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I’ve been trying to write a post for three days about these delicious, simple fish tacos I made a few weeks ago, but all I can think of is my grandmother Gladys who passed away over the weekend.  Biologically Gladys was not my grandmother, she’s my stepmother’s mother, but through divorces and remarriages our family tree has always been a little more complicated than some, and Gladys was part of my life for 31 years so I claim her as a grandparent.
Gladys and Sid, her husband, were at every birthday, graduation, Christmas and Thanksgiving.  They always remembered us as they did their own biological grandkids and made us feel part of the family.  And, we she had occasion to introduce us, Gladys always said with a big smile, “These are Barbara’s girls.”   
As I’ve been thinking about her this week, I’ve pondered the role that Gladys played in my food life.  She did not like to cook.  She, however, was always very appreciative when invited over for dinner and was the most gracious of guests – never turning her nose up, instead skipping the dish if it wasn’t something she cared for.  She always praised the meal highly and thanked the cook for their effort.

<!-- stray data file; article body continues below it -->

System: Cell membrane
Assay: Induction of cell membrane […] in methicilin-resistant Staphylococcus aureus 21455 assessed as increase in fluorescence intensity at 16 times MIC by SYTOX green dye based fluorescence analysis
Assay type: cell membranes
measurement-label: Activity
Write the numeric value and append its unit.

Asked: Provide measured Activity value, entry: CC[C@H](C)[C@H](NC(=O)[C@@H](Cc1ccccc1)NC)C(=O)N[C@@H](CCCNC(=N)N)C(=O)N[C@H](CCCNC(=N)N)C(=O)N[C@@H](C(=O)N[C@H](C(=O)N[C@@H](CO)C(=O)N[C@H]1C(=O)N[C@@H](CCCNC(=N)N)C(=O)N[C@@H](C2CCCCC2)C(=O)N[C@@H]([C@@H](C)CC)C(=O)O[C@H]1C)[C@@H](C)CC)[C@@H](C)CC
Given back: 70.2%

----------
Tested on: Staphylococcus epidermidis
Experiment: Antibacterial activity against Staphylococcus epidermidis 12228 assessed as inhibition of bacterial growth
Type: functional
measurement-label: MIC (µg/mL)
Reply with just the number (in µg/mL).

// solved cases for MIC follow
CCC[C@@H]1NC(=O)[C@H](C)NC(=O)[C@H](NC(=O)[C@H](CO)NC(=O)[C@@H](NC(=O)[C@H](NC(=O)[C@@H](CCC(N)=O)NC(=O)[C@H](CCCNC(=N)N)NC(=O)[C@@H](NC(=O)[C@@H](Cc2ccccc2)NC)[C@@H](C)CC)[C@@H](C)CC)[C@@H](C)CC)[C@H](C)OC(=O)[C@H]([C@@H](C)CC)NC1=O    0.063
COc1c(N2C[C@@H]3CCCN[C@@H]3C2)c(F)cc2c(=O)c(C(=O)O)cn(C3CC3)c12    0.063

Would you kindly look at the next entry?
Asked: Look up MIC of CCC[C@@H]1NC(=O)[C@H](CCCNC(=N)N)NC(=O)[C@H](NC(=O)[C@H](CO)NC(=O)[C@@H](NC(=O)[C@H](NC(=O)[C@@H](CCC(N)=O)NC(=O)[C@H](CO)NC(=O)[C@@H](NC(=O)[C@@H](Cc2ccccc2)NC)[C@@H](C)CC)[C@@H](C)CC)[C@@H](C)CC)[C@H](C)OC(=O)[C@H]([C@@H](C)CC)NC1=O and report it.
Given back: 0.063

Gladys did host one dinner each year, Passover Seder; a meal she usually started by apologizing for not being a better cook.  Her table is where I learned to eat things I had never even heard of before –  my first matzo, gefilte fish and kuegel.  She probably had no idea that she was fueling my slowly growing foodie curiosity, but that’s exactly what happened.  
So, even though I don’t think she would have ever chosen this dish, I dedicate this recipe to Gladys for introducing me to a world of food I knew nothing about and teaching me to be a gracious guest.  I am ever so grateful to have had her as part of my life.
Gladys, these fish tacos are for you.
Snapper tacos with avocado, cilantro and black radish relish
Snapper Tacos with Avocado, Cilantro & Radish relish

During an unseasonably nice week in late January, I received an avocado, cilantro and a black radish in my Farmhouse Delivery bushel.  At the market that Saturday and thought they would make a great relish for fish tacos.  I bought the snapper flilet from San Miguel Seafoods that Saturday and enjoyed this light and flavorful dish for lunch. 

The radish gives the relish a nice kick and crunch.  If you can’t find a black radish, you can substitute withe 4-5 smaller radishes. 
The tacos only take about 15 minutes to make and would be a terrific weeknight meal when paired with some black beans or cilantro rice.
1 snapper filet (about 4 oz per person), leave the skin on to keep the fish in tact while broiling or grilling
1 tsp cumin
1 tsp chili powder
olive oil
1 avocado
1 black radish (you can substitute several smaller radishes instead)
1/4 bunch of cilantro, rinsed and trimmed